Peak Oil Demand

Brit Ryle

Posted July 7, 2023

My son graduated high school in 2020. And he started college in fall of the same year. Obviously, the pandemic cost him a lot…

That final semester of a senior year in high school, sheesh. When the cliques fade away as the kids realize all the high school drama was bullshit and they’re about to really embark on their lives — exhilarating. truly the best of times. 

Freshman year, challenging for sure, but exactly what my boy was yearning for…

And it was all horrible. 

He spent that first semester at university of Maryland basically locked in his dorm room attending classes online. 

When he said he wanted to come home for spring semester (2021), I said hell yeah. And we moved to a house down by the water in Baltimore’s fells point because I figured that would be the place to be when everything finally opened up and he could be right in the thick of it. 

It didn’t work out exactly as I planned. What does? 

After he made the decision to bail on campus housing, he said, hey dad, could we do a car restoration project? At that point I would’ve bought him a litter of wolf puppies if it made him feel better…

But his dream car is a Corvette, and I like cool cars, so I said sure son, let’s go find a beater Corvette to work on….

The first car I ever bought with my own money was a 1979 Triumph Spitfire. Seemed cool, but that 1500cc engine was barely enough for a lawn tractor…

I sold it and rolled it all into a 1973 TR-6. Now THAT was a really fun car to drive. 

It’s funny, the prism you remember stuff through. When my son brought up the rehab, I thought, oh man, this’ll be awesome. A little father/son bonding, and a cool old Corvette…

I have some mechanic skills. Owning 2 British sports cars in a row, coupled with a stepdad who was a Chief in the Navy will do that for you. I changed a clutch, wheel bearings, leaf spring, head gasket, I rebuilt carbs and I pop-riveted new vinyl tops onto convertible frames… 

Truth is, I pretty much hated every minute of the work. 

And I wasn’t really thinking about the neat hole I’d put in in my folks garage door after hurling a screwdriver. Or the dent in the TR-6’s front fender where I hit it with a rubber mallet — probably during the bearing change… 

So we found a great candidate on Maryland’s Eastern Shore — a 1976 StingRay that needed everything — brakes, steering and front suspension, dash, carpets. But the chassis was virtually rust free, and the engine was tight…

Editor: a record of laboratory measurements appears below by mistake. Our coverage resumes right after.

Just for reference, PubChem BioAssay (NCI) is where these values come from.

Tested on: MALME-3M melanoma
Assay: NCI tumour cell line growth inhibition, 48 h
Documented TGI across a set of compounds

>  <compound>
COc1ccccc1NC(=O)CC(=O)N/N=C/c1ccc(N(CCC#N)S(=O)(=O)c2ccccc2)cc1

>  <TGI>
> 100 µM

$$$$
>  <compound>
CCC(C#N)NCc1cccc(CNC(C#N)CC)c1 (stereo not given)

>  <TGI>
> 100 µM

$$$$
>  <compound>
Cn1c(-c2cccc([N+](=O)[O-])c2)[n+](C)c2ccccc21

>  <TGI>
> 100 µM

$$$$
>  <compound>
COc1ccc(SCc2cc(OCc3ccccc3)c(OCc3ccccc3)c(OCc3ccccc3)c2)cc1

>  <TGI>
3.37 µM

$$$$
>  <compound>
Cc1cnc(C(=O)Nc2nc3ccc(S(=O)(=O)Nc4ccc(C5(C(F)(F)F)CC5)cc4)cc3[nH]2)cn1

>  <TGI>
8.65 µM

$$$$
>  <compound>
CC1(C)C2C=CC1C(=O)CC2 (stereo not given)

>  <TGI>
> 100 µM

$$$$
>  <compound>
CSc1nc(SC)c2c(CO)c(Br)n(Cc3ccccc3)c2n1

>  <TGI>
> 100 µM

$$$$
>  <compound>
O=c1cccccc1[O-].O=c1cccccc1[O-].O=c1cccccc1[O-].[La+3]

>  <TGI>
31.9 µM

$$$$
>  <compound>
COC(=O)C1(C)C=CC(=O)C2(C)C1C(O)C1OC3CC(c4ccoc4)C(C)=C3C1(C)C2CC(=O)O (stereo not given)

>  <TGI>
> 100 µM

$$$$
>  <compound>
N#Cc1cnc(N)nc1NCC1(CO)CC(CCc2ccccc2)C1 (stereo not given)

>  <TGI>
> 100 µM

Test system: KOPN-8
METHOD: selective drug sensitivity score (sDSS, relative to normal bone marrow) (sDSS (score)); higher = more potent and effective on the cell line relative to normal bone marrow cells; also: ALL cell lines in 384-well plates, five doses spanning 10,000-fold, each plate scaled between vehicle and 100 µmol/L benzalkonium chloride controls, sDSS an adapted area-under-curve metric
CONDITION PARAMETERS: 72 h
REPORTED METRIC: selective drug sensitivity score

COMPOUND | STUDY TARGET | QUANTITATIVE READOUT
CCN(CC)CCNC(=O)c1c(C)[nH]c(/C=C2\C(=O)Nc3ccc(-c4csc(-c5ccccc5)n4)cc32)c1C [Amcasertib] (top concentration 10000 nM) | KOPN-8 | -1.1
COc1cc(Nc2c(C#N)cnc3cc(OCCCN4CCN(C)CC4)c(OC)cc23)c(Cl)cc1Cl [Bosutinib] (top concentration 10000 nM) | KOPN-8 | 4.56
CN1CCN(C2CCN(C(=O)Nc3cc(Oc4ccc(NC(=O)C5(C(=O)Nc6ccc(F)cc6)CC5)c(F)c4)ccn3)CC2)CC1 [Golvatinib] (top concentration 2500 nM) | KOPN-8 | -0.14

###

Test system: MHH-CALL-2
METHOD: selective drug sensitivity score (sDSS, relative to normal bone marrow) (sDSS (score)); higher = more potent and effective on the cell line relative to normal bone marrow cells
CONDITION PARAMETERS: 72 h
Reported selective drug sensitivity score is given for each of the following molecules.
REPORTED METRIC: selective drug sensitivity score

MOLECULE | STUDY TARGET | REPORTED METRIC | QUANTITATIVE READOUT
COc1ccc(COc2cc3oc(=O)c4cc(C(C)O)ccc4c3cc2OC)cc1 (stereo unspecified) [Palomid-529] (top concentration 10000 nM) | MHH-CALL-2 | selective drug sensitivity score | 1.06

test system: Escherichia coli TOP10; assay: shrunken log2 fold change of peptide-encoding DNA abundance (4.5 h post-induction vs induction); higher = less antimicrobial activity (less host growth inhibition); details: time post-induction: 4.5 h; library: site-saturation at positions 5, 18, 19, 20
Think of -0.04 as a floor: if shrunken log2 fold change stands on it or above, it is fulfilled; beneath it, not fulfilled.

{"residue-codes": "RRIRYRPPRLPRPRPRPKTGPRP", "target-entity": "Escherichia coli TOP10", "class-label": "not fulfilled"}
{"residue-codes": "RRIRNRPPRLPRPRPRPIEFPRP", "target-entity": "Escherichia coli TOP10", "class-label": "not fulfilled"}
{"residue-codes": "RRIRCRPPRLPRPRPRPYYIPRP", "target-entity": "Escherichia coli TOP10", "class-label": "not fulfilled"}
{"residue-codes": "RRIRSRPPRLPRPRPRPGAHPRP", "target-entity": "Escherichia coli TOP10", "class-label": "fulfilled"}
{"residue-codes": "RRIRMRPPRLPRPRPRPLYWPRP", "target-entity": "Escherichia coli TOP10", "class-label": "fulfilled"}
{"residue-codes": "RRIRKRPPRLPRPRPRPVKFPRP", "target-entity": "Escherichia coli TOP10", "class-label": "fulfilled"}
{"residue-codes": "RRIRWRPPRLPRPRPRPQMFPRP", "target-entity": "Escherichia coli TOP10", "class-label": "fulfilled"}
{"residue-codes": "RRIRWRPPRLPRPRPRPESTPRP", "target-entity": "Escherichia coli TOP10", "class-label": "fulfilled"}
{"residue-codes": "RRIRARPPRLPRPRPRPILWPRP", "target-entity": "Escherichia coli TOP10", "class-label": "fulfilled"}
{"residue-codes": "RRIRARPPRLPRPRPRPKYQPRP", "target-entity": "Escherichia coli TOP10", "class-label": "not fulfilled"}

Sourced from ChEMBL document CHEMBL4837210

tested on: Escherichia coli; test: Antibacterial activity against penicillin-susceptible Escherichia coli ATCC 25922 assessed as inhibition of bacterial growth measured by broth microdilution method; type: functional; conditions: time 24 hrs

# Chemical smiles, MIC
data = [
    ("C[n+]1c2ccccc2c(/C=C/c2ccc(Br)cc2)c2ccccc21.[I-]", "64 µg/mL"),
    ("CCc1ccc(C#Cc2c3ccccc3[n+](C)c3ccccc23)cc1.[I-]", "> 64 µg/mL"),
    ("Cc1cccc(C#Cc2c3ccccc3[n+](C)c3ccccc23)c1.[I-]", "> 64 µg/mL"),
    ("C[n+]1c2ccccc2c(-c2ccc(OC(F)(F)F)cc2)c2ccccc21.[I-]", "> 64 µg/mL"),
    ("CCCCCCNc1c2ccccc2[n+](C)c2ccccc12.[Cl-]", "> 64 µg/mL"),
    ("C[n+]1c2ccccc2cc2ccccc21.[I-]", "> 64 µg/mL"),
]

This Corvette has the L-83 engine in it – a 5.7 liter V-8 monster that looks shoehorned into the engine compartment.

First thing my son and I did together was change the distributor cap and plugs — which took about 3 hours because there’s not enough room to reach the plugs from the top of the engine, you have to jack the car up and crawl underneath. And a couple of the plugs are so tight behind the exhaust manifold that you need a special wrench. 

And that’s when I remembered that I really do hate working cars…

Living down in Fells Point was not very conducive to working on that Corvette. And I didn’t much want to work on it anyway. Plus, my son stayed fairly busy, so the car mostly sat under cover for a year.

Then I moved out of Baltimore. All the way down to southern Georgia, where I thought I was retiring on a tidal creek where the St Mary’s river hits the ocean between Cumberland and Amelia islands. 

I’ve got that Corvette running pretty good. Still needs the interior done, and I haven’t put tags on it yet, but I drove it up to the corner store the other night (no tags, cuz that’s how I roll). Plus, small town Georgia…what.

I’ve put in brake lines and calipers, a new radiator that I had rig with some custom welding, a couple Helio-coils for wrenched off bolts, steering column, new carb — and I’ve barely cursed and I haven’t thrown a single wrench (or screwdriver).

Sadly, the Corvette is still in my son’s name. And I’m trying to figure out how to keep it for myself. Because, after the work I’ve put into it, I’m looking forward to driving this gas guzzler for a while…

Fossil Fuels Legacy

Cars, trucks and planes use around 70% of annual global oil production. And even with the news out today that both Tesla (NASDAQ: TSLA) and BYD (BYDDF) set records for quarterly EV sales – 466K and 703K, respectively – it’s not impacting the amount of oil that’s being used around the world. 

Or more accurately, it’s bringing oil demand down.

For 2022, renewable energy only gained 1% market share for energy generation, supplying 7.5% of the world’s electricity needs, according to the World Energy report. 

Demand for oil grew by 2.9 million barrels a day, to 97.3 bpd. Oil continues to provide 82% of the world’s energy needs.

And it’s because of transportation, like my Corvette. Even with EV sales booming, there is an installed base of vehicles that use fossil fuels, and that base is going to take a long time to displace. 

One thing seems fairly certain – oil demand is at or near its peak. And while the world’s oil demand may well run around 97 million barrels a day for the next few years, the odds of any significant demand increase seems pretty slim. 

So while the business may be good for oil companies going forward, I just don’t see much incentive to buy the stocks. Because in an environment where demand is basically capped, revenue and profit growth are completely dependent on the price per barrel…

And while we’re seeing very significant production cuts from Saudi Arabia and supposedly from Russia (though I don’t why anyone would trust Russia to follow through on its promise), oil prices remain weak. 

Maybe oil is still pricing in a recession. Or maybe traders are just pricing in the possibility that this is as good as it will get for oil. 

That’s it for me today, enjoy your holiday tomorrow and I’ll talk to you Wednesday 

Briton Ryle

Chief Investment Strategist
Pro Trader Today